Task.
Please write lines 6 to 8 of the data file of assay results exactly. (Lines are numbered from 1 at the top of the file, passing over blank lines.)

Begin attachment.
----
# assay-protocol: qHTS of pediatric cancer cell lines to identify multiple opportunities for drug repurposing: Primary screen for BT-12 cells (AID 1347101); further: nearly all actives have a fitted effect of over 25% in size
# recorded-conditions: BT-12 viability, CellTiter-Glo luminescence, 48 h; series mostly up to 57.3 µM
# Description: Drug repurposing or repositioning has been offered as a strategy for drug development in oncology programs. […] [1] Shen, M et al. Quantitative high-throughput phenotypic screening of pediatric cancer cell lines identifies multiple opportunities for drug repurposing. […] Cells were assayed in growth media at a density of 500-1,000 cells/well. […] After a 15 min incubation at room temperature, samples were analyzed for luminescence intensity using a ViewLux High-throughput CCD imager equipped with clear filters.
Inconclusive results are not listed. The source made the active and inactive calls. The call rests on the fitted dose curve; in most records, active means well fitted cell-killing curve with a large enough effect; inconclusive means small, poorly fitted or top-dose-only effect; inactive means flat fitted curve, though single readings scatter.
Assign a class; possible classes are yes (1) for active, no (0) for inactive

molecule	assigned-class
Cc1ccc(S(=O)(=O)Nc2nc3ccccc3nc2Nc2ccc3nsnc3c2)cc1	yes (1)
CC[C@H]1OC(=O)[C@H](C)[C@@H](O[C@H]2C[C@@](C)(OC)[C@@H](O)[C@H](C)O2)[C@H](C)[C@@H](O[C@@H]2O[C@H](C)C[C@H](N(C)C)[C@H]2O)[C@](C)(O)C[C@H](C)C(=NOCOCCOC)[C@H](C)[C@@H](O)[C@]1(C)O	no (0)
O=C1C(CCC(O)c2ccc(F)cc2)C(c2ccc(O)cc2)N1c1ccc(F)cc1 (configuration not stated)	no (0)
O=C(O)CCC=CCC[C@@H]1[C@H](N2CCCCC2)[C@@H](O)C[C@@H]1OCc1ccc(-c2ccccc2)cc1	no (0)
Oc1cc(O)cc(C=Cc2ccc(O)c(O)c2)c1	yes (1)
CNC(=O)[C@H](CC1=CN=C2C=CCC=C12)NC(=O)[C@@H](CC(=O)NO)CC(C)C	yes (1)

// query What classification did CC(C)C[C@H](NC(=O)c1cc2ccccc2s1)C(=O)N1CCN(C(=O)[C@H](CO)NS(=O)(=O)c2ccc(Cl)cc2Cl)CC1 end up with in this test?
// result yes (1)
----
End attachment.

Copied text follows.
molecule	assigned-class
Cc1ccc(S(=O)(=O)Nc2nc3ccccc3nc2Nc2ccc3nsnc3c2)cc1	yes (1)
CC[C@H]1OC(=O)[C@H](C)[C@@H](O[C@H]2C[C@@](C)(OC)[C@@H](O)[C@H](C)O2)[C@H](C)[C@@H](O[C@@H]2O[C@H](C)C[C@H](N(C)C)[C@H]2O)[C@](C)(O)C[C@H](C)C(=NOCOCCOC)[C@H](C)[C@@H](O)[C@]1(C)O	no (0)